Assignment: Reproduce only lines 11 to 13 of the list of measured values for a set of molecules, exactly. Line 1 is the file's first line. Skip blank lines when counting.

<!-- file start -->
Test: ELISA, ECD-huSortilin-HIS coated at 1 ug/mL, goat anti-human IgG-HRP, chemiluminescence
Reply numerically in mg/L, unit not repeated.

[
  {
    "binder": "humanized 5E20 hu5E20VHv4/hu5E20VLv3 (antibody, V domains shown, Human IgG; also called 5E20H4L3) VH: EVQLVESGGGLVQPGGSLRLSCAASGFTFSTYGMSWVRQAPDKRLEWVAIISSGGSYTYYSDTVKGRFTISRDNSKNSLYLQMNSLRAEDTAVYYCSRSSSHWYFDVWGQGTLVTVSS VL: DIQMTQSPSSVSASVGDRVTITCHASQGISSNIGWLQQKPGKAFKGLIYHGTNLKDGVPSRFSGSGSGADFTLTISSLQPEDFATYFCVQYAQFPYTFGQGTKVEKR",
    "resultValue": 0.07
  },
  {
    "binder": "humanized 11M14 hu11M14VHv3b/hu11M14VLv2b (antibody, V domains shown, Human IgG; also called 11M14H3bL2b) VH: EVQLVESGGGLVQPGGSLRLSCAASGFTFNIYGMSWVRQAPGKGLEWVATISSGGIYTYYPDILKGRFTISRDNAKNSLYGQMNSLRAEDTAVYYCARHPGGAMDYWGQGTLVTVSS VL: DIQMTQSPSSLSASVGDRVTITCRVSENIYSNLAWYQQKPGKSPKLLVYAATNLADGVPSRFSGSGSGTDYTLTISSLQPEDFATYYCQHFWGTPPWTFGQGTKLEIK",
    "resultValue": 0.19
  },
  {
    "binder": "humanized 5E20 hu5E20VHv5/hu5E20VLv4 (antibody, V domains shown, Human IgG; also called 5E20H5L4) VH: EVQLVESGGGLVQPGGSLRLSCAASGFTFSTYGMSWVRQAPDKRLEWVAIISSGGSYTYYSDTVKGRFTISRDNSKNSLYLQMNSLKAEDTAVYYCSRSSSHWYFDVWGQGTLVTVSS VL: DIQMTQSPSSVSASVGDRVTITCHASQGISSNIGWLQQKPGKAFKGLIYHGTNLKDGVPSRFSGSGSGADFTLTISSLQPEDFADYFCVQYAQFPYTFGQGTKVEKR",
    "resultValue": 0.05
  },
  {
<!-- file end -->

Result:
  },
  {
    "binder": "humanized 5E20 hu5E20VHv5/hu5E20VLv4 (antibody, V domains shown, Human IgG; also called 5E20H5L4) VH: EVQLVESGGGLVQPGGSLRLSCAASGFTFSTYGMSWVRQAPDKRLEWVAIISSGGSYTYYSDTVKGRFTISRDNSKNSLYLQMNSLKAEDTAVYYCSRSSSHWYFDVWGQGTLVTVSS VL: DIQMTQSPSSVSASVGDRVTITCHASQGISSNIGWLQQKPGKAFKGLIYHGTNLKDGVPSRFSGSGSGADFTLTISSLQPEDFADYFCVQYAQFPYTFGQGTKVEKR",